Transformer's have been a thing of science fiction until recently the shape shifting technology has been in development at the Carnegie Mellon University in Pittsburgh. The logic behind the technology is similar to the way ants act as a team to accomplish monumental tasks. Using swarms of microscopic robots that use electromagnetic forces to attract them together in hopes of assuming virtually any shape.
Head researcher, Seth Goldstein says that the final goal is still far from completion, but is still a big advancement in the field.
According to New Launches: â€œHowever, his team is using simulations to develop control strategies for futuristic shape-shifting, or "claytronic", robots, which they are testing on small groups of more primitive, pocket-sized machines. These prototype robots use electromagnetic forces to maneuver themselves, communicate, and even share power. Rob Reid at the US Air Force Research Lab is collaborating with the Carnegie Mellon team to develop even smaller prototype robots. Reid and colleagues can fold flat silicon shapes into 3D forms as little as a few hundred microns diameter. "We will drive those using electric forces too, by patterning circuits and devices into the silicon design," Goldstein says. He predicts that by the summer of 2008 they will have prototypes capable of rolling themselves around this way.â€â€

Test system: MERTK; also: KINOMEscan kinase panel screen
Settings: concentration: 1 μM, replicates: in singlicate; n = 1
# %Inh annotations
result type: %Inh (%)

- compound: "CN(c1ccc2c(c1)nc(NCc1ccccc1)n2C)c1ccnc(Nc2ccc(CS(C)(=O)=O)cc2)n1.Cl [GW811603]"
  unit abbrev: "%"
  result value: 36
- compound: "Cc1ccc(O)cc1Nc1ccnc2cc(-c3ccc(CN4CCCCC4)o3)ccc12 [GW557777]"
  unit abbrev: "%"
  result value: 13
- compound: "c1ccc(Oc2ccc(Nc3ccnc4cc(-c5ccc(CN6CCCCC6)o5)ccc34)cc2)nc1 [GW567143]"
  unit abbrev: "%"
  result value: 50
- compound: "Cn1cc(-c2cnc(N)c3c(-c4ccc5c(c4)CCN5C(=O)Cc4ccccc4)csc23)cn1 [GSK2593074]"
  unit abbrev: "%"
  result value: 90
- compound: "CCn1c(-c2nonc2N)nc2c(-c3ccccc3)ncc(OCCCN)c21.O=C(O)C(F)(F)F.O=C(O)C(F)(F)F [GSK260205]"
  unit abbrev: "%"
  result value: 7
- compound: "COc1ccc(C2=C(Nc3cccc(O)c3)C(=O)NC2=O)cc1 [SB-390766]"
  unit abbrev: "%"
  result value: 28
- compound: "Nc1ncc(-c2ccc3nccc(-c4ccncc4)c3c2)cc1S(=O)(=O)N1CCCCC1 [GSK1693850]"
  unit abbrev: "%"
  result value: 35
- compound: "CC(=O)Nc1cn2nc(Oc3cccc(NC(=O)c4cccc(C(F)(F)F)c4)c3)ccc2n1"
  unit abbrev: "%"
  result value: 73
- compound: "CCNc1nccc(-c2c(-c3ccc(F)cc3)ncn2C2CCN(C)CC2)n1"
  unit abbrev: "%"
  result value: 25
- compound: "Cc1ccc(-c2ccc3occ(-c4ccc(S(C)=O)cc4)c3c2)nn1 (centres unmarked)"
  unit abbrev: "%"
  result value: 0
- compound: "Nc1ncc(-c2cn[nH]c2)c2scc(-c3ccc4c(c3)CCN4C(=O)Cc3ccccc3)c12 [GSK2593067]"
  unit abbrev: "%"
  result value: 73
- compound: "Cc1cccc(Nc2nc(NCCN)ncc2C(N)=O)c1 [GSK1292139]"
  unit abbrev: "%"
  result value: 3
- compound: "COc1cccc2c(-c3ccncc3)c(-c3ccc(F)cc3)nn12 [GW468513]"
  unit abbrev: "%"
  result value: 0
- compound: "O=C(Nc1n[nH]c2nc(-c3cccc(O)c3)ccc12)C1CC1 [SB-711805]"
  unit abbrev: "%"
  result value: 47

Once the development of this technology has been fully developed it will be interesting to see how they harness it possibly every day technology. Imagine how cool it would be to have a laptop that could transform into a cell phone, waffle maker, toaster, TV, DVD player: pretty much any gadget you could imagine.